These are a lot more things to identify and address of course, but these are a few basic factors to get started.

  

4. Conduct Specific Medical, Legal and Vocational Research to use in your appeal.

 

This is a lot. You may be reviewing and analyzing peer reviewed medical journals, expert medical reports and analysis, vocational statistics, Labor Market Surveys, and other records, data and literature. You're doing this for several reasons, including to make sure the insurance company has evaluated your specific condition or injury, limitations, your job functions, etc. and to determine the qualifications and bias, including financial incentives, of insurance company experts who evaluated your records.

  

5. Review Your Claim File Including Medical Records, Video Surveillance, and other Documents

 

Through your well researched, documented written appeal, you are trying to convince the insurance company that you are disabled and can't work under the terms of your long-term disability policy. You really need to drill down on that claim file and counter what is in there.

 

You should be reviewing all of your medical records, the insurance expert medical examiner reports, job descriptions, transcripts, email chains, video surveillance (many insurance companies hire private investigators to monitor your activities and film you). Some people don't know how far the insurance company will go to avoid paying legitimate claims including spying on you.

 

Now if you're faking, and the video shows you working another job for example, there is nothing you can do about that (and don't call us - we're not interested). But usually the surveillance video shows you going to the grocery store, not performing activities outside your restrictions, and they often have to do days of surveillance, where you are doing absolutely nothing, to get 5 minutes of video.

 

Generally, you're showing the insurance company all of the evidence they ignored, and giving them more to consider in the appeal. Remember, they pick and choose information they use to deny your claim.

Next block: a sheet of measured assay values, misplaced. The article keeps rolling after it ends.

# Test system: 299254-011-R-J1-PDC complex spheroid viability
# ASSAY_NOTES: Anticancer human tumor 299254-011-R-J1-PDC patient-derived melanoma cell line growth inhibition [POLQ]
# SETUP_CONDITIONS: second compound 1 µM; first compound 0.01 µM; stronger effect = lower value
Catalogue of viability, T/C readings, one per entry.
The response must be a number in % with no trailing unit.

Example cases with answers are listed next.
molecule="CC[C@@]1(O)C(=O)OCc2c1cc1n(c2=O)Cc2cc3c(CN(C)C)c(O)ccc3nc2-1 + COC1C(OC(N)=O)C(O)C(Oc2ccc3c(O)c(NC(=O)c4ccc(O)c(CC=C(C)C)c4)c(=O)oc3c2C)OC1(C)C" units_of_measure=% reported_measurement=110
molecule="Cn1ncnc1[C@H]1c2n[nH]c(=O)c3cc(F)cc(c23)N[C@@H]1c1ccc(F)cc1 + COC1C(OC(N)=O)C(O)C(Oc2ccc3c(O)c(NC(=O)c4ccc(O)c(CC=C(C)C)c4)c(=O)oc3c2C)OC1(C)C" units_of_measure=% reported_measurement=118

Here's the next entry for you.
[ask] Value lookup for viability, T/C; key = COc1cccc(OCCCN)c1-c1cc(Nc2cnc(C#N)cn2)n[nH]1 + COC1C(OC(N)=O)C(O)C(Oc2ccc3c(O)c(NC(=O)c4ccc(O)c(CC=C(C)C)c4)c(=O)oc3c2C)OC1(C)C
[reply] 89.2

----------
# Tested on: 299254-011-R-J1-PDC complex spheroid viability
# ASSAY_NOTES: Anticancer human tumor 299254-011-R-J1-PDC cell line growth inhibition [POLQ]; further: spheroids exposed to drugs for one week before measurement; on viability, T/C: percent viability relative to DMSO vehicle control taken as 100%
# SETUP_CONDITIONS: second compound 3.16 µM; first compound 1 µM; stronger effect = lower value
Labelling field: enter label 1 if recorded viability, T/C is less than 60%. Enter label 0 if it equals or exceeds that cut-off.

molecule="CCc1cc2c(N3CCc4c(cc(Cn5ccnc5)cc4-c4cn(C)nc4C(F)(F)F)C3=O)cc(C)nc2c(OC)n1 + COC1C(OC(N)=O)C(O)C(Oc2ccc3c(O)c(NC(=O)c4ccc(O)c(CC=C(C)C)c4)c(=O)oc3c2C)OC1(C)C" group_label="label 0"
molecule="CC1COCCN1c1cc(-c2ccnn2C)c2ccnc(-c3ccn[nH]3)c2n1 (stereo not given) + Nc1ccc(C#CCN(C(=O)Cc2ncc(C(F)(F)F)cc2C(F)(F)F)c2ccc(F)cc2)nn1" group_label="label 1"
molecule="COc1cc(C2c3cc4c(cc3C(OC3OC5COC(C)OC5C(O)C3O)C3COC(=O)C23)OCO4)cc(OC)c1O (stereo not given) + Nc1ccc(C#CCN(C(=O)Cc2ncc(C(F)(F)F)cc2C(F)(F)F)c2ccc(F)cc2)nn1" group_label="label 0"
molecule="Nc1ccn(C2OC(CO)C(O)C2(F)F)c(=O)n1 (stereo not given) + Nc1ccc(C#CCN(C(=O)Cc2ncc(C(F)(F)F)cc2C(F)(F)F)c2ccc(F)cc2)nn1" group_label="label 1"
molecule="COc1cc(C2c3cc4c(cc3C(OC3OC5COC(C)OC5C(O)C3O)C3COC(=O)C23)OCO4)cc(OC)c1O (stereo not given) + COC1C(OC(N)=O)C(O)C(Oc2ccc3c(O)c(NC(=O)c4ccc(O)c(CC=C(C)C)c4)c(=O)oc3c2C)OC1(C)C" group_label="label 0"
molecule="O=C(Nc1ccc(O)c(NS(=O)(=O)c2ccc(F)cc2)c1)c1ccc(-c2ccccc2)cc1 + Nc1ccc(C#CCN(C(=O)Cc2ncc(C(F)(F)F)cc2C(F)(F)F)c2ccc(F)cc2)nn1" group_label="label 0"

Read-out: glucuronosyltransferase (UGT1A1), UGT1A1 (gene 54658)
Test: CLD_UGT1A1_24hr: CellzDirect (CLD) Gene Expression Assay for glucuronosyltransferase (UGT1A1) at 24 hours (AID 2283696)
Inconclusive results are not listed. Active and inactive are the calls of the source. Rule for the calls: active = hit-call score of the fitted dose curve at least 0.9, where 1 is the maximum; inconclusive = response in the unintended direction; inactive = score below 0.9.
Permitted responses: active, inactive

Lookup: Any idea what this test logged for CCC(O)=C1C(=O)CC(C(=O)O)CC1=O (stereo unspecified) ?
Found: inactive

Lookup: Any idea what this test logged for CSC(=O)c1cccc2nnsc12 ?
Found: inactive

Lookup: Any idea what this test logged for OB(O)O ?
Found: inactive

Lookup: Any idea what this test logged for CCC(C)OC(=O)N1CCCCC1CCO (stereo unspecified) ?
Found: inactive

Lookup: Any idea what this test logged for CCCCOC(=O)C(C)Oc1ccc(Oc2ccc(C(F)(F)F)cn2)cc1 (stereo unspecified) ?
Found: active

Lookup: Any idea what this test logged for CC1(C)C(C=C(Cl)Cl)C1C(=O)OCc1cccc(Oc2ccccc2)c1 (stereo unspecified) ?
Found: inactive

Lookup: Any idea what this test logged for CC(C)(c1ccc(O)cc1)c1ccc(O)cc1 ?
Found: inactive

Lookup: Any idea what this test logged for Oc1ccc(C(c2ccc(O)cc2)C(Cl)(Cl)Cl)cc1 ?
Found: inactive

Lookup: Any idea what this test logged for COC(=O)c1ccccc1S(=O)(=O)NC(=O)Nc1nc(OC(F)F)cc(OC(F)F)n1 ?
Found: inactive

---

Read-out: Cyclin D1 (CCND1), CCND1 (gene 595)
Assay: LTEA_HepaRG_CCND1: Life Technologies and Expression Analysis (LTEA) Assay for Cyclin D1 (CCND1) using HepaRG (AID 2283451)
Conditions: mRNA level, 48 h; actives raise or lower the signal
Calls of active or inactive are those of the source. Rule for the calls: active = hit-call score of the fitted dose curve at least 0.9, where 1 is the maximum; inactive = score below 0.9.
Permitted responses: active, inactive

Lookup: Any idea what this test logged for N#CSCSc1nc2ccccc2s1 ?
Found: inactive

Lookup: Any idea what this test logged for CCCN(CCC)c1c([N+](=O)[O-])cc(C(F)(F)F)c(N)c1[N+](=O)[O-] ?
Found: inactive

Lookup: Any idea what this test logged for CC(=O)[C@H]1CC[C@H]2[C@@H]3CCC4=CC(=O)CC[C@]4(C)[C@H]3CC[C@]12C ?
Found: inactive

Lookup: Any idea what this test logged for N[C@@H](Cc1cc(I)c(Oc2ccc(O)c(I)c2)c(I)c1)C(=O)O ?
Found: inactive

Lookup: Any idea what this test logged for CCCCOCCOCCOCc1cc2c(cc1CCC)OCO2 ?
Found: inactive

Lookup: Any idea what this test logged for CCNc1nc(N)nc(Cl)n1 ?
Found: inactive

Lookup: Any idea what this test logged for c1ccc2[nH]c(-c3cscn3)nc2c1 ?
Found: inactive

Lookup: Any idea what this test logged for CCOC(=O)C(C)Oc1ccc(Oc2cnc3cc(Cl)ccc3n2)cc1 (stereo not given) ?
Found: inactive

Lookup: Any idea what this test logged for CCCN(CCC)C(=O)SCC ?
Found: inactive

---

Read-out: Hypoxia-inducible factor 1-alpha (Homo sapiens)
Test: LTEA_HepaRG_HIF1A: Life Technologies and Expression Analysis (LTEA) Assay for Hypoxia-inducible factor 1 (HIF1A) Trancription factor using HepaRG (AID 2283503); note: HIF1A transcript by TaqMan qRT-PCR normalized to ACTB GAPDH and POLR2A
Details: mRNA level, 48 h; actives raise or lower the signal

6. Organize All of the Evidence, Draft and File Your Administrative Appeal By the Deadline

 

Organize all of the information you discovered or had created and after reviewing and analyzing it all as part of your appeal package, send it to the insurance company with your well drafted appeal. Your appeal should have everything you believe helps your claim in it because this is your one chance. If the appeal is denied by the insurance company and you file your case in federal court, you can't add new evidence. There is no jury trial or ability to surprise a witness in these cases, so put everything into the appeal.

 

All of the information should support your best legal, procedural, medical, vocational arguments that you are entitled to disability benefits under the policy. You should counter the reasons the insurance company gave for denying your claim or terminating benefits.

 

And file it on time!

  

 

A quick tip for your long term disability appeal.

 

Remember, if your appeal is unsuccessful, you will need to file a lawsuit in federal court. You can call a lawyer at that point, but if you are this far in the process and have made any mistakes in the appeal, haven't included everything, or just sent a letter saying "I appeal", a lawyer may not be able to help you.

 

This process can be overwhelming, especially when dealing with a serious medical condition or injury and the financial strain of a denial letter. But take action to help yourself. Reach out to us for more information and we can help you take this one step at a time, removing some of the stress and anxiety along the way.

 

But don't wait. The clock is ticking.

 

So before you try to analyze and draft an appeal yourself, contact us at (202) 393 - 3320 to see if we can help.